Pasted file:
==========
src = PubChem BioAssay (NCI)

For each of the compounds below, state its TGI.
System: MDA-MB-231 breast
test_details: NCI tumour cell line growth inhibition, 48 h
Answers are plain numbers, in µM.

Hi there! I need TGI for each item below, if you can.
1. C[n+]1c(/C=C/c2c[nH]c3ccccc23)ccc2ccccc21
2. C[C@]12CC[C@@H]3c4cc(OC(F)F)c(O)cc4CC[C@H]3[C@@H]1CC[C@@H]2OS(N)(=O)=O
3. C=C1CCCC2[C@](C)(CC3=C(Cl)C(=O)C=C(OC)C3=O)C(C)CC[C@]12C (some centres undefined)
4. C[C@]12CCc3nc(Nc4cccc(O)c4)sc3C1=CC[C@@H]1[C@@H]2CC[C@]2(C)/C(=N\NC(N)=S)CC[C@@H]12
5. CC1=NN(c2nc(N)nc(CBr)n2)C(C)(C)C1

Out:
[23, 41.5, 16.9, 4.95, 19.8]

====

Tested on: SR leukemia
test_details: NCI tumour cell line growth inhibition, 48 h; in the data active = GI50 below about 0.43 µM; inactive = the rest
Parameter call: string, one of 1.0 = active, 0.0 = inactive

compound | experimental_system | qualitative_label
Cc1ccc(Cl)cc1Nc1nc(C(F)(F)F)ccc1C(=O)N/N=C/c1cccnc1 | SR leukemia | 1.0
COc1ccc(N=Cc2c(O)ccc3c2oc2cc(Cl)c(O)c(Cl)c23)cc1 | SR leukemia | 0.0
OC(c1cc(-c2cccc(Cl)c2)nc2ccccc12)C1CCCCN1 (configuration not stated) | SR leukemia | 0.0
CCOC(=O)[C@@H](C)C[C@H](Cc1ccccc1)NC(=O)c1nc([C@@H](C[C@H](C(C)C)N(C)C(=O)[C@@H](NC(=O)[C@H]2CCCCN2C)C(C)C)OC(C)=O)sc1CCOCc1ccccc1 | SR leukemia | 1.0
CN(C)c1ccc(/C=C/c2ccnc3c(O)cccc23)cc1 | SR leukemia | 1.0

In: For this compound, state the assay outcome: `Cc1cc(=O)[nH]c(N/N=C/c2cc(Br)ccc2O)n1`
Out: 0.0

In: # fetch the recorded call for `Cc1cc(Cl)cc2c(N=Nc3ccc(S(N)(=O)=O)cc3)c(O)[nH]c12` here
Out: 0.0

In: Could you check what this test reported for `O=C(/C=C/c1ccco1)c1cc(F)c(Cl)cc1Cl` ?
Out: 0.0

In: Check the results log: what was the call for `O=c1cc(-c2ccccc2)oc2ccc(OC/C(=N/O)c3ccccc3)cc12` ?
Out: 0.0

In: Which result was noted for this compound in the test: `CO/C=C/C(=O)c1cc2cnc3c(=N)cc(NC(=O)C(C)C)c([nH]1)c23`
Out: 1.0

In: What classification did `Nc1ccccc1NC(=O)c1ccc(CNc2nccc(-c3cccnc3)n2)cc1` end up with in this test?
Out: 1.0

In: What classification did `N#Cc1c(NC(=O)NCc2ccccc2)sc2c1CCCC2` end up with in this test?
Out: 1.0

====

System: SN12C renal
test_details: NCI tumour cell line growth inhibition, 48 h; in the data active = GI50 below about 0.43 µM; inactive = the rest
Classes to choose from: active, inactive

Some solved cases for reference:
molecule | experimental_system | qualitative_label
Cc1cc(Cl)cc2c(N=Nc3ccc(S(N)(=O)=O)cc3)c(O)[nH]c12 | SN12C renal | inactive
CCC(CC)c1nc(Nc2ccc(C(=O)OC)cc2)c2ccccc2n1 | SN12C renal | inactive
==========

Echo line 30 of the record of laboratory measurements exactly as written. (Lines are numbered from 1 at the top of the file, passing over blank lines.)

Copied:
In: Check the results log: what was the call for `O=c1cc(-c2ccccc2)oc2ccc(OC/C(=N/O)c3ccccc3)cc12` ?